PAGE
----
After his release, he volunteered with several groups offering outreach to clients with addiction and/or behavioral/cognitive issues. Presently, Grossman works as a director for men’s residential facilities; with people who are transitioning to society after rehabilitative care for addiction, or after release from prison.
Even bigger than the desire to get an education and get a career, Grossman said, was the desire to learn psychology in order to “go on an identity journey for myself – who am I, why did I make the choices I did, how did I develop with the cognitive and behavioral issues I had, and how can I overcome them.”
Within 48 hours after his release in 2019, Grossman said, Park stopped by at his transitional housing residence, and the two talked and shared a meal. These days, Grossman volunteers for KAM Center by counseling Korean adoptees who Park hears of. He contacts them in person, by phone, or sometimes with just a friendly letter of introduction, he said.
Morgen Lindquist of St. Paul, married and a mother of six now-adult children, ages 20 through 28, said she heard about the Spiritual Journey on a Facebook group for Korean adoptees.
She went through the long process to apply, and was happily shocked to be accepted. The group of five women met at a pre-trip weekend retreat and created a Kakao Talk chat group “so we could panic together” about the upcoming trip, she joked. One woman was also from the Twin Cities, two were from other Midwest states, and one was from Germany.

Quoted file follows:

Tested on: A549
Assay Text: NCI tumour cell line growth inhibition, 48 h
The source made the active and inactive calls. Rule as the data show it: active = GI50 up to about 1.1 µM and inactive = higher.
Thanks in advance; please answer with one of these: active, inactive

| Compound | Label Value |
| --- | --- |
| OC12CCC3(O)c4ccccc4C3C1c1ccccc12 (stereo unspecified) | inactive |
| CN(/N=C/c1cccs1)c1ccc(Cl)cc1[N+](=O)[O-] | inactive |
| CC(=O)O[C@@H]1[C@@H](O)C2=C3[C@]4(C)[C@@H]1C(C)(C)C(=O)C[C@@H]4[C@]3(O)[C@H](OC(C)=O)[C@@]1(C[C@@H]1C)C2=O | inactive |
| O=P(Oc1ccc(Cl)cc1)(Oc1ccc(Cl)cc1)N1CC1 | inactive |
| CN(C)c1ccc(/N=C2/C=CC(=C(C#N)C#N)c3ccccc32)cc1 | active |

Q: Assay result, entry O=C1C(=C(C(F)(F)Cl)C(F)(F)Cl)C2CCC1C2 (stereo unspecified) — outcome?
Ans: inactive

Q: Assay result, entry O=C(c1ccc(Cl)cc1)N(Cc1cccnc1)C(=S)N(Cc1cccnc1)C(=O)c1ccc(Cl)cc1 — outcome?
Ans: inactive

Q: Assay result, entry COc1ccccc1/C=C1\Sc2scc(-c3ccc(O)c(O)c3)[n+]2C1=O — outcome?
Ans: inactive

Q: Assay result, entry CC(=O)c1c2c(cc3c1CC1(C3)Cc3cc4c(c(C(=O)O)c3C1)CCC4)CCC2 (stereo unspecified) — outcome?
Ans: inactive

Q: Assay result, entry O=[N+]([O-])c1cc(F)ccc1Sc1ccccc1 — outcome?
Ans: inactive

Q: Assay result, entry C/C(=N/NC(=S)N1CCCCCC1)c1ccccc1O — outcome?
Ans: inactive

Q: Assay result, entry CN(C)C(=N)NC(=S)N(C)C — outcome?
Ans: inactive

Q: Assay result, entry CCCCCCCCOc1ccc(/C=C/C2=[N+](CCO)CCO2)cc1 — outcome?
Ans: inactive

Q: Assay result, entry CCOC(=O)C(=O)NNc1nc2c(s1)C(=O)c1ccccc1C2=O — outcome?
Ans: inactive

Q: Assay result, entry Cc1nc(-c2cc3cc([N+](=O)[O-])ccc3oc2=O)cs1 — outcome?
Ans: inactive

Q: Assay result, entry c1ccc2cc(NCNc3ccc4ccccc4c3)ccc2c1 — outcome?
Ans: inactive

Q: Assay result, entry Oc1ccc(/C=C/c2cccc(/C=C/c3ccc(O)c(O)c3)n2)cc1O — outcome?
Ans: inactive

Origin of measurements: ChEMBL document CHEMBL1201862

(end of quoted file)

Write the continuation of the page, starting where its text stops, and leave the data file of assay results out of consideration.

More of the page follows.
Lindquist said she had no connections with the Korean adoptee community until the Facebook group, although she did enjoy going to the Korean grocery store and cooking for Korean exchange students who stayed in their home. After the trip, she said, “going to KAM Center became part of our regular monthly routine.”
The group told their adoption stories to church groups in each of four cities they toured before going to Seoul for the last two weeks. They took turns, she said, so no one had to speak multiple times. “Some did talk about their faith history, but it was not required,” she added. “Not everyone who goes is Christian, but they were all raised religious, so they were comfortable going.”
Heading north by train after a week in southern Korea, Lindquist said she caught a glimpse of the city skyline of Seoul. “I could only think, ‘wow, I am really back,’ because all I knew was that I was from Seoul. I remember being overwhelmed by emotion.”